few years ago I found myself back in Mow Cop to attend a funeral at St.
Luke’s church. It was a weekday and lessons were in progress in
Woodcock’s Well school opposite. We stood outside the church gates,
listening to the sound of children’s voices coming from the classrooms.
As it was a nostalgic sort of occasion my thoughts went back to the time
when I attended that same school many years before, bringing to mind a
series of memories that seem to have remained with me ever since.
the late 1930’s a passer-by would probably have heard the children in
the infants’ school giving a morning recital under the direction of their
teacher, Mrs. Wasdell. The opening chorus consisted
of the letters of the alphabet sung to the tune of “Baa Baa
Black Sheep” followed by the numbers 1 to 20 which somehow managed to
fit the same tune. Next came the multiplication tables, chanted confidently
to a rhythmic beat. Understanding the mathematical principles was not
really important at that stage – hopefully it might come later.
This daily ritual seemed to settle everyone down in preparation for a
period of academic activity, using slates, chalks, and dusters to erase
of my generation were taught like this once we had been eased into school
life by spending a year in the “babies’ class.” I entered this class
at Woodcock’s Well in 1937. The teacher was called Mrs. Bailey.
She had short dark hair parted in the middle, and a rather flamboyant
style of dress. I can see her now in a dazzling red satin frock
keeping an eye on us as we took turns to ride on a large grey rocking
horse that stood at one end of the classroom. There was also a set of
brightly coloured hoops for us to bowl around and giant-sized rubber balls
that we threw at each other when Mrs. Bailey wasn’t looking. However,
a major focus of attention was the enormous open fire in the corner.
It was always blazing away, continually stoked by the caretaker who came
in at frequent intervals to throw on a bucket of coal. Three or
four times a day he brought in a big black kettle full of water and put
it on to boil. Watching this kettle was part of the daily routine,
and of crucial importance as it was the only means for the teachers to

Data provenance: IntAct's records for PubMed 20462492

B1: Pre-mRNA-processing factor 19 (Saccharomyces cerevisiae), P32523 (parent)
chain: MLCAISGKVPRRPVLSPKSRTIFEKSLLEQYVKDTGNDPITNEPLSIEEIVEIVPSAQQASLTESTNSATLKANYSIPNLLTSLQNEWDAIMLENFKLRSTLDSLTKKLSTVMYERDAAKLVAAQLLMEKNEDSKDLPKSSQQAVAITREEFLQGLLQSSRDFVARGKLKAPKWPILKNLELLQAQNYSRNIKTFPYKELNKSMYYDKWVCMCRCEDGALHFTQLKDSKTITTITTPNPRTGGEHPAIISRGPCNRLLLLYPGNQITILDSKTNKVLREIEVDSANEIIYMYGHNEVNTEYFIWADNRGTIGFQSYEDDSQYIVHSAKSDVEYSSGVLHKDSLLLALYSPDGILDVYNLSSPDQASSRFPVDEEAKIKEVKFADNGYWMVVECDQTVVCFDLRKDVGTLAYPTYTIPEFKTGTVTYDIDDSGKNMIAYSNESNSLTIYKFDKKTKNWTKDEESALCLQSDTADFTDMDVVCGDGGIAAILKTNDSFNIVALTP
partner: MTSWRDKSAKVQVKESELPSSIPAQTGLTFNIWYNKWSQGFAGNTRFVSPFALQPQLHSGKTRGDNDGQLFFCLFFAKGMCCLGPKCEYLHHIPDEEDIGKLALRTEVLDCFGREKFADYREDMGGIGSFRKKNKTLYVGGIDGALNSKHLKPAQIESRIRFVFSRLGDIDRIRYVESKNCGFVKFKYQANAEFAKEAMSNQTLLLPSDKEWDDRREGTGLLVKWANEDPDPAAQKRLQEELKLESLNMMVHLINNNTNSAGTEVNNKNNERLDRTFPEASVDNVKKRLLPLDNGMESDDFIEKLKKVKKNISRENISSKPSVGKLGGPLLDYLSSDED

make a cup of tea. When steam started coming from the spout it was
time for our “signature tune.” “Please Mrs. Bail-ey the kettle is boil-ing!” was
delivered in strict four time with a crescendo at the end. Sometimes
we had to turn the volume up a notch because Mrs. Bailey had gone to the
next classroom for a gossip with Mrs. Wasdell.
She would come rushing back, thankful no doubt that it was time to make
tea for the teachers, and they could send us out to play while they sat
in front of the fire to take refreshment.
main play area was a bleak expanse of rough ground behind the school.
There were a few patches of grass and millions of stones. At the
far end it became a kind of adventure playground with rocks asking to
be climbed and clumps of tough grass and bilberry bushes. As far
as I can recall there were no restrictions on playing up there, but we
seemed to spend most of playtime constructing houses with the plentiful
supply of building materials that were lying about. Strangely enough
it was usually the girls who set up in business and recruited the youngest
children to collect the stones while they themselves planned the layout
and supervised the dry-stone walling operations. Some of these edifices
were quite elaborate with interconnecting rooms, but alas none of them
lasted very long. Demolition squads got to work when arguments broke
out between rival firms, industrial relations broke down, and the workforce
took themselves off to go and play skipping or hopscotch in the road outside
the front of the school.
that time there was virtually no traffic, and no parked cars as is the
case nowadays. Hardly anyone owned a car then, and Mow Cop children
were accustomed to walking to and from school. For some this was
a considerable distance, particularly for a few who lived in Roe Park,
which was in the catchment area for Woodcock’s
Well. Getting from there involved a trek along the top of Mow in all kinds
of weather. For a while my brother had to get to school from a bungalow
in the middle of Roe Park.
He made his way there through Big Wood along a path that was often very
muddy and there were also streams to cross. He carried a plank of
wood to put down over the wettest places, leaving it at the edge of Big
Wood ready to pick it up again on the way home. For a small boy
this was a test in self-reliance. By the time I started school we